With great delight, we caught up with Nashville based bluegrasser Jeff White for this issue. For those of you who don’t know, Jeff is one of the most underrated bluegrass giants on the scene. Aside from playing in his own band and The Earls of Leicester, he is a very sought after sideman and the title of Jeff’s brand new album Right Beside You reflects this. When you listen to this album, your first though is, “Man, I love these songs!” then a quick glance at the liner notes reveals that Jeff actually penned most of these bluegrass mega hits himself.
In the country music world, Jeff has toured with Vince Gill since 1992, but he has also toured extensively with Alison Krauss, Conway Twitty, Del McCoury, Lyle Lovett and many others. He produced the Down the Old Plank Road collaboration between The Chieftains and Nashville’s finest bluegrass and country artists. Most recently, Jeff sang harmonies on Loretta Lynn’s new album.
Jeff hasn’t released a solo project in fifteen years, and it was Vince Gill who urged him to get back into the studio. Vince offered him the use of his personal studio to record the album and sang harmonies on five of the tracks.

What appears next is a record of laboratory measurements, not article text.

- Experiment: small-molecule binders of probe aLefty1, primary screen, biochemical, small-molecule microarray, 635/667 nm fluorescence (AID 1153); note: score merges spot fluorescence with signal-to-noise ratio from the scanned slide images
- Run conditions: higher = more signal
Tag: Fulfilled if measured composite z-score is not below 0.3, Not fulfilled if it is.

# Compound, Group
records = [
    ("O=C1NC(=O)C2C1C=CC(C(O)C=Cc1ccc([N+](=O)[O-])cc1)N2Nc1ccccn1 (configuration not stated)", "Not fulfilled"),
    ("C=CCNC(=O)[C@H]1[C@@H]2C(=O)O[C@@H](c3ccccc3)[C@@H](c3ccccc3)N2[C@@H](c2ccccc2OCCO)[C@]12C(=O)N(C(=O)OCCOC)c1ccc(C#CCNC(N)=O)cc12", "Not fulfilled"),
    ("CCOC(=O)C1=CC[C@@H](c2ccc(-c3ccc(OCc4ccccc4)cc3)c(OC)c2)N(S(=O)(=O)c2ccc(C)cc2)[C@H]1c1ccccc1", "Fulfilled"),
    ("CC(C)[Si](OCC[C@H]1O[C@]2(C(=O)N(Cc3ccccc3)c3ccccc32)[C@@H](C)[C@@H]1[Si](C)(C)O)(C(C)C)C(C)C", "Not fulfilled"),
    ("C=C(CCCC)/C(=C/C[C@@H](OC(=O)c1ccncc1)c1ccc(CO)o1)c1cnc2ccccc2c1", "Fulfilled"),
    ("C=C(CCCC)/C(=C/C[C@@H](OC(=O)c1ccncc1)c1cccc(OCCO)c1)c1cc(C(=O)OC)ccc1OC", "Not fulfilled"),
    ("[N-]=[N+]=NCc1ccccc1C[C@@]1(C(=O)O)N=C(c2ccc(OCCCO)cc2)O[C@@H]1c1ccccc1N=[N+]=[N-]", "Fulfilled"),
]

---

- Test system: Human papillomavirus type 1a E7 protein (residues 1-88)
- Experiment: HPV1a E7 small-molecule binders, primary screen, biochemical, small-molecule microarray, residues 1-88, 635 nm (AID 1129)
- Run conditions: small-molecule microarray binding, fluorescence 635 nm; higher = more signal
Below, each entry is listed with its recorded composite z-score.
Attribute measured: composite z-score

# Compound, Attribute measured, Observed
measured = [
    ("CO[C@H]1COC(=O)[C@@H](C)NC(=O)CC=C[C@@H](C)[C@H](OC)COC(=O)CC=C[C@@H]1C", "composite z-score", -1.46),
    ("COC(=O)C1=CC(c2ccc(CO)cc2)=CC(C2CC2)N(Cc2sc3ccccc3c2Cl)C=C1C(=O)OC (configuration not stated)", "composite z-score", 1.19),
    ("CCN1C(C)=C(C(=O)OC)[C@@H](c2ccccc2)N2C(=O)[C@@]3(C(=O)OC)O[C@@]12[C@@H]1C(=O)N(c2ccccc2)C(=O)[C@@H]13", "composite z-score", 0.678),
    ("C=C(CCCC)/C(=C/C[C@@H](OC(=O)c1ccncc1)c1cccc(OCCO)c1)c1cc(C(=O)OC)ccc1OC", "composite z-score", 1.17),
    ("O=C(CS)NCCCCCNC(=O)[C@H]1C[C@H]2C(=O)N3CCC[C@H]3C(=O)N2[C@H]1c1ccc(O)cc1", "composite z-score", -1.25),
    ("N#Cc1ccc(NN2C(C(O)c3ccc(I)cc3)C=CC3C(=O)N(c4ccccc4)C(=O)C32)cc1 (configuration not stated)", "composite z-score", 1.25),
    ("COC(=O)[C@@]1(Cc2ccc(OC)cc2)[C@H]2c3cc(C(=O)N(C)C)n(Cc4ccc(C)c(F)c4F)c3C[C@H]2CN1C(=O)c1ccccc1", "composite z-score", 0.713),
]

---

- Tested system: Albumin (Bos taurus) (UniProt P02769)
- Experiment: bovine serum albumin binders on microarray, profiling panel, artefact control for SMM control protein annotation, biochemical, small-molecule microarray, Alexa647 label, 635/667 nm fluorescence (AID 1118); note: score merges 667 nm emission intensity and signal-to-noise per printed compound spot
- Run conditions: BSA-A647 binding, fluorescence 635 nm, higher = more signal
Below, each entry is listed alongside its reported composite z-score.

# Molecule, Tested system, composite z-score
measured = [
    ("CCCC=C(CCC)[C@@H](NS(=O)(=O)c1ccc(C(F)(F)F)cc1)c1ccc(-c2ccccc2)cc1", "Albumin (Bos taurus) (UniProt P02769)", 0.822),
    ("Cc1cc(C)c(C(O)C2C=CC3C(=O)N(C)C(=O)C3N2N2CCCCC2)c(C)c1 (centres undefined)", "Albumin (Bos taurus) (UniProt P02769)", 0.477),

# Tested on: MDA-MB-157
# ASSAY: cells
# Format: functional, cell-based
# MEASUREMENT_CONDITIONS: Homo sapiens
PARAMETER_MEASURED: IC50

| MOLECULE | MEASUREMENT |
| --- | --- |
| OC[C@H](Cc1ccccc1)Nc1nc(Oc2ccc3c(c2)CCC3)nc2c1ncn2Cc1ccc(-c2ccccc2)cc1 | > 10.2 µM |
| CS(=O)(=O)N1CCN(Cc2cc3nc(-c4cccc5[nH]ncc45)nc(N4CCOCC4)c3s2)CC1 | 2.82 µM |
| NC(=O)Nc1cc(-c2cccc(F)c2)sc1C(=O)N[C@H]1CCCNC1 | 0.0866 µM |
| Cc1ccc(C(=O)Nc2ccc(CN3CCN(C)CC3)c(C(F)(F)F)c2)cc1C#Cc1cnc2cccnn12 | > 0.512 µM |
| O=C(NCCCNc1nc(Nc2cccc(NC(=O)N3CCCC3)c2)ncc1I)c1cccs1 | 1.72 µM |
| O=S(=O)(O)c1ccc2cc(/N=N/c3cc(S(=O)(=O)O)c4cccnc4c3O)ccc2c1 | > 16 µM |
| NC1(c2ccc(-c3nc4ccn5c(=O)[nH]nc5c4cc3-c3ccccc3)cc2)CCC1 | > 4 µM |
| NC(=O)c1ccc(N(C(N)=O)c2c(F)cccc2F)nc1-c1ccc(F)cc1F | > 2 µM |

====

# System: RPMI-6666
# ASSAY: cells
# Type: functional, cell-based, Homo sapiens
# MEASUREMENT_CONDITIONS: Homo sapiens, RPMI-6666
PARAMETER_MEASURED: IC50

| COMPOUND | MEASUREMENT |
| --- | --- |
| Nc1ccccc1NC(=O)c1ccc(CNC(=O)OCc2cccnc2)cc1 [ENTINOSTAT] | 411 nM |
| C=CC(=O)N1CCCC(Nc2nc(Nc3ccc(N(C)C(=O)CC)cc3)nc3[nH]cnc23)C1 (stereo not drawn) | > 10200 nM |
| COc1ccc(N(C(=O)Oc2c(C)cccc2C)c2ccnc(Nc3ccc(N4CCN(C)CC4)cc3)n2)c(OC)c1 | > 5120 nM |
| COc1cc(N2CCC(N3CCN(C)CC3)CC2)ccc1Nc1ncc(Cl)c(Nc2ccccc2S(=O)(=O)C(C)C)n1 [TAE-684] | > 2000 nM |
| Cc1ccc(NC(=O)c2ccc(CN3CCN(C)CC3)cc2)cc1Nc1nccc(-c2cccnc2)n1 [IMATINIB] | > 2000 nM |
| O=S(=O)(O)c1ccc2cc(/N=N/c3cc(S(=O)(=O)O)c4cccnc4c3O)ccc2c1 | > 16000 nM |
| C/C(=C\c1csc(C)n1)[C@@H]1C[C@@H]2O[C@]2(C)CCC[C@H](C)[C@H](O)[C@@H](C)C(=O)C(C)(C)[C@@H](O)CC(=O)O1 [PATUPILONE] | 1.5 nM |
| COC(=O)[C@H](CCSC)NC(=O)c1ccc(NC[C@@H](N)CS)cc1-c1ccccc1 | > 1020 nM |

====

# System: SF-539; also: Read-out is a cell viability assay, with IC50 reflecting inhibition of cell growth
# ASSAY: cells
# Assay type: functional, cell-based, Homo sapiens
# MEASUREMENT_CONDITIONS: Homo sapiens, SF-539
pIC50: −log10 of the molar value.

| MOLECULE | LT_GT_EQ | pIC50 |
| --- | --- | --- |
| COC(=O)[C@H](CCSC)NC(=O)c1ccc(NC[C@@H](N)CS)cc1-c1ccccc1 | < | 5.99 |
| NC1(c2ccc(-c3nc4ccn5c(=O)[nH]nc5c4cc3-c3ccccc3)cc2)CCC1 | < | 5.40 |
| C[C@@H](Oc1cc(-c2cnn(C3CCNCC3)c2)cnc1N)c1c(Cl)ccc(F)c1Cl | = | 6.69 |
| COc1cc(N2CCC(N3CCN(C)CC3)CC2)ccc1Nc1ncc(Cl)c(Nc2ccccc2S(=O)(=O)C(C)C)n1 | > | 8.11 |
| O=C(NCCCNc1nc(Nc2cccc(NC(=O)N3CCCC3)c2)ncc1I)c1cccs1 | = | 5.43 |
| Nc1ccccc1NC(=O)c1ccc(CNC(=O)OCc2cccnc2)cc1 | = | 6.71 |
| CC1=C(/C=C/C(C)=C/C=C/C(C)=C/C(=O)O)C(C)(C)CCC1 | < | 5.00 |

In terms of song writing, Jeff is a melody driven writer. The tune or the melody comes first, then the lyric. He also enjoys writing with friends and turning interesting stories into songs. A great example of his storytelling on this on the record is the song ‘Carry Me Across the Mountain’, a true story about Hazel Dickens’ miraculous survival as an infant, which will resonate strongly with anyone who has kids. Hazel is recognised as the first woman of bluegrass and the previous definitive version of this song was recorded by Dan Tyminski of Union Station.
Right Beside You is so fresh and full of soul and energy. Bluegrass never sounded as good as Jeff’s new version of his song ‘Blue Trail of Sorrow’, made popular by Alison Krauss and Union Station in 1997. ‘The Cold Hard Facts’, co-written with Ronnie McCoury, is another familiar song, since the Del McCoury Band turned this into another bluegrass standard in 1996. It is also a big deal that The Chieftains joined Jeff on the album for ‘Pretty Saro’ a traditional Irish ballad.
It’s never pleasant dwelling on sad news, but we’ve lost a few good ones lately. Dr Ralph Stanley, considered by many to be the last of bluegrass music’s first generation, passed away 19 miles from his birthplace in Virginia on 23 June, aged 89.
Read the rest in Issue 82…